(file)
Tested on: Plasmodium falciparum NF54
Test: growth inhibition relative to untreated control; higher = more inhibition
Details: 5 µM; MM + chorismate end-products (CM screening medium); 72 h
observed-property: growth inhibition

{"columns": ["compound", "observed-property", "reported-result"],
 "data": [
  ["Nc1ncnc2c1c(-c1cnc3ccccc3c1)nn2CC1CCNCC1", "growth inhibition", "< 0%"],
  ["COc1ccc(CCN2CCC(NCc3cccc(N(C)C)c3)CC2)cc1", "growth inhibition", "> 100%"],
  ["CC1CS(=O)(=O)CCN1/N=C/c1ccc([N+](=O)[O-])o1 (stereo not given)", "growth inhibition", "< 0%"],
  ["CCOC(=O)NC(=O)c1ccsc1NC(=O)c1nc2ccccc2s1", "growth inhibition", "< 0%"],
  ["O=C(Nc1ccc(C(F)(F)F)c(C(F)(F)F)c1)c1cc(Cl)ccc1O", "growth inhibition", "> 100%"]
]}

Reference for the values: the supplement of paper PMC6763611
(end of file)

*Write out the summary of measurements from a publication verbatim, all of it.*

Tested on: Plasmodium falciparum NF54
Test: growth inhibition relative to untreated control; higher = more inhibition
Details: 5 µM; MM + chorismate end-products (CM screening medium); 72 h
observed-property: growth inhibition

{"columns": ["compound", "observed-property", "reported-result"],
 "data": [
  ["Nc1ncnc2c1c(-c1cnc3ccccc3c1)nn2CC1CCNCC1", "growth inhibition", "< 0%"],
  ["COc1ccc(CCN2CCC(NCc3cccc(N(C)C)c3)CC2)cc1", "growth inhibition", "> 100%"],
  ["CC1CS(=O)(=O)CCN1/N=C/c1ccc([N+](=O)[O-])o1 (stereo not given)", "growth inhibition", "< 0%"],
  ["CCOC(=O)NC(=O)c1ccsc1NC(=O)c1nc2ccccc2s1", "growth inhibition", "< 0%"],
  ["O=C(Nc1ccc(C(F)(F)F)c(C(F)(F)F)c1)c1cc(Cl)ccc1O", "growth inhibition", "> 100%"]
]}

Reference for the values: the supplement of paper PMC6763611